Behavioral Health Agencies and other Potential Partners (Due December 8, 2023, 11:59 Pacific Time)
- Request for Information
- Survey link to submit response
- Frequently Asked Questions
- Link to register for the Zoom information session on Friday, October 13, 11:00am - 12:30pm Pacific Time
About the CCC
The Crisis Care Center initiative will:
- Create Five Crisis Care Centers: Distributed geographically across the county, the centers will provide walk-in behavioral health care access and the potential for short-term stays to help people stabilize, depending on needs, with one center specifically serving youth.
- Preserve and Restore Mental Health Residential Treatment Beds: Prevent the loss of additional mental health residential treatment options and work to increase the availability of psychiatric residential treatment beds for longer-term stays with supports.
- Invest in the Behavioral Health Workforce: Create career pathways through apprenticeship programming and access to higher education, credentialing, training, and wrap-around supports. It will also invest in equitable wages for the workforce at crisis care centers.
Download information about Crisis Care Centers in Spanish, Somali, Vietnamese and Chinese.
In case you missed it! Community Meeting Recordings
The five Crisis Care Centers (CCC) will be distributed geographically across the county so that first responders, crisis response teams, families, and individuals have a place nearby to turn to in a crisis. King County would not unilaterally site facilities in the four regional zones identified in the levy.
Instead, King County will partner with cities and providers to identify opportunities to site the Crisis Care Centers. Key components of this process are expected to include procurement processes by which providers locate appropriate sites, as well as consultation with cities to identify potential sites, to ensure geographic distribution throughout the County as described in the ballot measure ordinance. The levy outlines support for centers through new construction, repurposing existing buildings, or a mix of both. If approved, the implementation plan will include more specifics on the siting process for the centers.
Operations and services
Timing and investment of all services is dependent upon the implementation plan that will be proposed by the Executive by the end of 2023 and reviewed and adopted by the Regional Policy Committee and King County Council. That said, the Executive’s proposal envisions early investments in:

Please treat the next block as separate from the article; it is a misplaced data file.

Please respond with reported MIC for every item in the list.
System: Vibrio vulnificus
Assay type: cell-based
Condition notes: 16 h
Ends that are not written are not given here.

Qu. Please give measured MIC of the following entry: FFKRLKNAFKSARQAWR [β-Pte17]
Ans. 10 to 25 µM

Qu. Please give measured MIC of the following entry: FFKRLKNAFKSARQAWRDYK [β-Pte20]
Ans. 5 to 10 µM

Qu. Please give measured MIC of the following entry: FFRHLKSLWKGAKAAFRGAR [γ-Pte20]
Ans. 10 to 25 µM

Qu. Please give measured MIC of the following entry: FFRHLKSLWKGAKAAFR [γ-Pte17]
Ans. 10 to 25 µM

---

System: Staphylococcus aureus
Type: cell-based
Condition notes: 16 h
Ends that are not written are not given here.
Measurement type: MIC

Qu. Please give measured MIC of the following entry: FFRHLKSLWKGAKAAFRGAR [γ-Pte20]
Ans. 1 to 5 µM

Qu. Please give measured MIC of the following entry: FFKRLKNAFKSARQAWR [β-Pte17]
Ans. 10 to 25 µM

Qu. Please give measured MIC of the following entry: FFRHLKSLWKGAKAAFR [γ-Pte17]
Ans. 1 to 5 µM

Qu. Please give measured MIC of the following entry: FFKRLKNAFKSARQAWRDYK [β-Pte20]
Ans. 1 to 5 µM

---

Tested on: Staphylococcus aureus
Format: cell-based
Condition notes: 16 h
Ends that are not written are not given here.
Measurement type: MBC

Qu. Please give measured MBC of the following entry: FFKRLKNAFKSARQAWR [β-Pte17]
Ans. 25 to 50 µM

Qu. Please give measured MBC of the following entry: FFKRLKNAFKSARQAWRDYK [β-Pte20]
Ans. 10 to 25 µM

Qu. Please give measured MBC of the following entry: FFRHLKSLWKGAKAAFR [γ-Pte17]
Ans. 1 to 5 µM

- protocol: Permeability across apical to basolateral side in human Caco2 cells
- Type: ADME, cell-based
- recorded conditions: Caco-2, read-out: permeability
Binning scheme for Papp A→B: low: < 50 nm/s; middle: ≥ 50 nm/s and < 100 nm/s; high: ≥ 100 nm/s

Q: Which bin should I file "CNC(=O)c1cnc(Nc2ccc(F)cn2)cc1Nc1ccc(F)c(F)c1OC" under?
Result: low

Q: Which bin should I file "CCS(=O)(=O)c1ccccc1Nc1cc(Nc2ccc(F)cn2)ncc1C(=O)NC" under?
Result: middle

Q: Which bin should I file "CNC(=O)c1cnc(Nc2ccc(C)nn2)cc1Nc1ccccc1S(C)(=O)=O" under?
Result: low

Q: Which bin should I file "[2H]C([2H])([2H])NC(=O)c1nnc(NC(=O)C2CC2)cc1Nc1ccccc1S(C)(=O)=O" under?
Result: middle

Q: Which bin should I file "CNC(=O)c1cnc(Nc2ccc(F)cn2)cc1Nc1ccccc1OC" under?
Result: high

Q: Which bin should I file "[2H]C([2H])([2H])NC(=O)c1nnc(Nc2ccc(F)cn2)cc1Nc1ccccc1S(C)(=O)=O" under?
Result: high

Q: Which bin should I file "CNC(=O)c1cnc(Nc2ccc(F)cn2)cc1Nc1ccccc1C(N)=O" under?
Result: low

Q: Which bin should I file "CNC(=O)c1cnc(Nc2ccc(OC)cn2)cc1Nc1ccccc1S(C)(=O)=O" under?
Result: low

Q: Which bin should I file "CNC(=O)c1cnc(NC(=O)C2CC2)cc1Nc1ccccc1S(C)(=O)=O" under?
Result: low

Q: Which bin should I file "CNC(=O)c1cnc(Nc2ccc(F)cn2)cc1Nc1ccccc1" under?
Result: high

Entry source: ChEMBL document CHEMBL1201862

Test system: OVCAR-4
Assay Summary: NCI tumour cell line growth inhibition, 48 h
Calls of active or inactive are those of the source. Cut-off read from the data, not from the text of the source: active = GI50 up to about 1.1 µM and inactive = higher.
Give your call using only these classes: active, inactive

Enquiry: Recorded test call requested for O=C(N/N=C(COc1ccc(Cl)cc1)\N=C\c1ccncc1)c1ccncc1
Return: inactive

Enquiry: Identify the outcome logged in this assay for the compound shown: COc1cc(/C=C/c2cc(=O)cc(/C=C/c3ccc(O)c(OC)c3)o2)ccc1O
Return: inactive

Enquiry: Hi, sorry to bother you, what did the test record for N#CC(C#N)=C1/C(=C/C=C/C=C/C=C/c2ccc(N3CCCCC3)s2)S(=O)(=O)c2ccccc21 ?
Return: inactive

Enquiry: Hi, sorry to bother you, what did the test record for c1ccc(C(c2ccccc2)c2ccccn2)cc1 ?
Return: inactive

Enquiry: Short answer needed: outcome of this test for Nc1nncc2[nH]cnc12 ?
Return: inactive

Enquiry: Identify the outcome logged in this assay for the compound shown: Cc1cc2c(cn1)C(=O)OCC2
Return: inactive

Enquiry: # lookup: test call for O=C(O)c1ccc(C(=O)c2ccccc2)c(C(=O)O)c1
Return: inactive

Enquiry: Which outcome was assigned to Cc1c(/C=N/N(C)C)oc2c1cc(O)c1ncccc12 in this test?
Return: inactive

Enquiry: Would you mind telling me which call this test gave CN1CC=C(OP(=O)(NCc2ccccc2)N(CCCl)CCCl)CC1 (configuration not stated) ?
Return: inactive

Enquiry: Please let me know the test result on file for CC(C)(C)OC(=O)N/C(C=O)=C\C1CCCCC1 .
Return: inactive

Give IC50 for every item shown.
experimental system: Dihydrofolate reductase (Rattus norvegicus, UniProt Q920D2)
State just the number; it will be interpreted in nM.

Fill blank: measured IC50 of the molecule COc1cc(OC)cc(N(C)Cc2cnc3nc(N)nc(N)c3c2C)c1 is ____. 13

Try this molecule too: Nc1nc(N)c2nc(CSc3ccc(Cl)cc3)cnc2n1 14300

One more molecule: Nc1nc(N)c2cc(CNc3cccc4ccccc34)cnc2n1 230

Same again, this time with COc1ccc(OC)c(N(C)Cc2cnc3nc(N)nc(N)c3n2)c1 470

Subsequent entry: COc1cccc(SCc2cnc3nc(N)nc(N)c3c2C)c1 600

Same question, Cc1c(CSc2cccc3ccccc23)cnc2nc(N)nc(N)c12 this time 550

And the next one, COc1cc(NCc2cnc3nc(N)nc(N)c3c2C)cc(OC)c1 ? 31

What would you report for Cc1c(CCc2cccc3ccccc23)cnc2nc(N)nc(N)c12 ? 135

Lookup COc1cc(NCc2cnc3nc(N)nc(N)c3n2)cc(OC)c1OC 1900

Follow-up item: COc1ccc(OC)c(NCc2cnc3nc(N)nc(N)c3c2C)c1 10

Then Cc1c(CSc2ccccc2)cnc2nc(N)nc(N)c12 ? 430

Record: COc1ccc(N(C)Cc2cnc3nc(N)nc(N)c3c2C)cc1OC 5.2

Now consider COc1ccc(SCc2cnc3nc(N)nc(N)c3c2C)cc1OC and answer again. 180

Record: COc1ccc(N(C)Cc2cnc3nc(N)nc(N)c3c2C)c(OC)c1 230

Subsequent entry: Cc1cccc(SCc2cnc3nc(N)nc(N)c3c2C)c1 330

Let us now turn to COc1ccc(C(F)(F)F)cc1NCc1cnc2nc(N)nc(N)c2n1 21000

- expanding mobile behavioral health services or services at existing sites that promote access to behavioral health services for people experiencing or at risk of a behavioral health crisis
- providing early investments to preserve existing mental health residential facilities and
- investing in growing and retaining the behavioral health workforce to ensure a sufficient workforce is available.
The MIDD Behavioral Health Sales Tax Fund is a countywide 0.1% sales tax that funds initiatives to increase access to behavioral health services and support residents to connect to community and thrive in recovery. As required by state law, MIDD funds must be used for new and expanded mental health and substance use disorder services and may be used for therapeutic courts. Since 2008, MIDD has supported over 50 different high-quality programs and services to address mental health and substance use conditions for King County residents most in need. MIDD plays a critical role in King County’s strategy to increase access to behavioral health services. Like the proposed CCC, MIDD is a local response to behavioral health needs unmet by inadequate funding from state and federal sources. MIDD is focused on keeping people out of costly and ineffective emergency response systems such as jails, emergency rooms, and hospitals, and instead helping people access care in their community.
MIDD generally does not invest in capital infrastructure. Instead, revenues are dedicated to a wide variety of smaller programs and services across the full spectrum of behavioral health care to impact five strategy areas that include Prevention and Early Intervention, Crisis Diversion, Recovery and Reentry, System Improvement, and Therapeutic Courts. The Crisis Care Center, on the other hand, is targeted to make deep investments to preserve existing and create new facility capacity in specific areas of the behavioral health system where resources are most needed.